DEMOS; waar is de demos ? = HET VOLK GEBLEVEN; WAAR ZIJN NOG ER NOG ECHTE DEMOCRATIEEN ?

‘Stop the coup’: Protests across UK over Johnson’s suspension of parliament

Within hours of Boris Johnson’s decision to suspend parliament, impromptu protests were being held in major city centres across the country, including in front of the Palace of Westminster in central London.

Demonstrations were scheduled to be held from late afternoon onwards in areas including Manchester, Edinburgh, Cardiff, Birmingham, Liverpool, Bristol, Cambridge, Brighton, Durham, Milton Keynes and Chester.

Protesters gathered at Commons Green, just outside Parliament, and marched towards Downing Street. Organisers claimed the crowd numbered in the thousands.

Parlement sent home by Boris Johnson.

The demonstrators described the move to suspend parliament as a coup and called for Johnson to resign. At one point, the traffic at Downing Street was at a standstill as protesters chanted “save our democracy, stop the coup” and sang “No one voted for Boris”.

Sign up to our Brexit weekly briefing

 Read more

Amelia Womack, deputy leader of the Green party, was one of many opposition politicians present. She said: “We’re here to stand against Boris Johnson’s coup. We have a representative democracy and by suspending parliament, you are removing people’s democratic right.”

Speaking of the decision to prorogue, she said: “I feel like we’ve been expecting this for a while but I didn’t think he would make such a brutal move that showed such a disregard for our parliamentary procedures.”

She added: “I think what he has done is unite parts of the country who don’t support a no-deal and his form of process that is denying democracy.”

Jane Keane, 54, said she had been protesting every day since Michael Gove announced the government would start making preparations for a no-deal. “It is a complete contradiction to what parliament has said three times. They’ve said no deal is unacceptable. My understanding is parliament is sovereign not Boris Johnson.”

She said she did not have a history of activism , but as someone who has recently survived cancer she was terrified of the impact a no-deal Brexit will have on medical supplies.

Michael Chessum, the national organiser for Another Europe is Possible, said: “Today’s protest was huge and exceeded all expectations. We got thousands at four hours’ notice. We cannot rely on the judiciary or parliamentary process to save democracy – we need a mass movement of protest and civil disobedience.”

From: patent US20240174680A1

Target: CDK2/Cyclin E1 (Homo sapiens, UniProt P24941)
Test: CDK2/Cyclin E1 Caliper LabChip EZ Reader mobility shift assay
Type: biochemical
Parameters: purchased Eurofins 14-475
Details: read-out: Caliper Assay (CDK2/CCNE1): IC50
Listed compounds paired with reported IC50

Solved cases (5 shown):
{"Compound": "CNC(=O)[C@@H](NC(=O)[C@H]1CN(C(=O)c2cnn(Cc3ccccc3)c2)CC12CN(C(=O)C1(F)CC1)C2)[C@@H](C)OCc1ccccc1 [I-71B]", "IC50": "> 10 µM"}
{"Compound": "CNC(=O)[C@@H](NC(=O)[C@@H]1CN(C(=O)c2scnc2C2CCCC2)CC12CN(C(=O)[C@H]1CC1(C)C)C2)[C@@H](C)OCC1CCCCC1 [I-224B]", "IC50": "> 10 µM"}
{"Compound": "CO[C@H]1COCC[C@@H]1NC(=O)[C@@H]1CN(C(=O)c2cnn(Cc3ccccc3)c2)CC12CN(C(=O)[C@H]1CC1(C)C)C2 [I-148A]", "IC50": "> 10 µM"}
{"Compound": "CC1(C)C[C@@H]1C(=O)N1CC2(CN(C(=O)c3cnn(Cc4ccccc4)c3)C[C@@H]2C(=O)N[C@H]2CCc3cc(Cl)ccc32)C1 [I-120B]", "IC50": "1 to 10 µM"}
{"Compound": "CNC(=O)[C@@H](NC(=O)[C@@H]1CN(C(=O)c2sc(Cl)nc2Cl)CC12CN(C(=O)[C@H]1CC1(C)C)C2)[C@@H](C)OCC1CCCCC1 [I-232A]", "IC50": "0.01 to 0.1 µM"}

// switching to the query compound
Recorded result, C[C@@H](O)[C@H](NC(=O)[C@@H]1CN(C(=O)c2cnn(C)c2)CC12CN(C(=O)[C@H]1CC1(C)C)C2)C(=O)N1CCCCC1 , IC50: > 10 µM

Andrew Lake, a 23-year-old actor, carried a sign that read: “Call this a democracy?” He said: “I’m here today to save democracy. I’m not entirely surprised when he [Johnson] suspended parliament. I have been expecting it to happen.

Emma Cooper, 28, a teaching assistant, said: “I feel absolutely livid. I haven’t been to a protest for a long time … What’s happening in this country and the rightwing shift around the world is really worrying. I think Brexit is xenophobia extended to a bigger level.”n. The fact it was expected doesn’t make it any less of an outrage.”

Emma Cooper

Meanwhile in Manchester, a growing crowd of around 250 protesters had gathered by around 6pm in Albert Square by the town hall. Many were armed with umbrellas, some in solidarity with Hong Kong’s pro-democracy protest, some to protect against the rain. They chanted “stop the coup”, with signs reading “Hands off” and “protect our democracy”.

One of the organisers was Emma, 26, an immigration consultant, who said: “I’m here because I’m angry and shocked that our democracy could be ripped out from underneath us while we’re asleep at the wheel.” 

Her friend Noora, 27, a stand-up comedian, said they were inspired by the umbrella movement of Hong Kong. “We’re here to protest against the downgrading of democracy that is happening in the UK at the moment … I feel like we should make some kind of a stand. It might seem minor but you’re showing that it can’t continue like this.”

They were joined by Rory and Margaret, retired lecturers in their seventies. Rory said: “It’s the most flagrant attack on democracy that I can remember. It’s bad enough that [Boris Johnson] was elected leader by a handful of people but what was this taking back control all about? And sovereignty of parliament? Parliament has just been overruled. I think it’s an absolute outrage.”

Tallulah, 17, said she thought what was going on was “absolutely ridiculous. The facade of a democracy is being ripped apart.”

William, 18, agreed. “It’s absurd. I thought it was a joke the first time I saw the article about the Queen. But unfortunately, it’s not satire. And here we are.”

More people in the Czech Republic…

… like you, are reading and supporting The Guardian’s independent, investigative journalism than ever before. And unlike many new organisations, we have chosen an approach that allows us to keep our journalism accessible to all, regardless of where they live or what they can afford. But we need your ongoing support to keep working as we do.

The Guardian will engage with the most critical issues of our time – from the escalating climate catastrophe to widespread inequality to the influence of big tech on our lives. At a time when factual information is a necessity, we believe that each of us, around the world, deserves access to accurate reporting with integrity at its heart.

Our editorial independence means we set our own agenda and voice our own opinions. Guardian journalism is free from commercial and political bias and not influenced by billionaire owners or shareholders. This means we can give a voice to those less heard, explore where others turn away, and rigorously challenge those in power.

We need your support to keep delivering quality journalism, to maintain our openness and to protect our precious independence. Every reader contribution, big or small, is so valuable

BEKIJK HIER HET ORGINEEL IN ‘THE GARDIAN’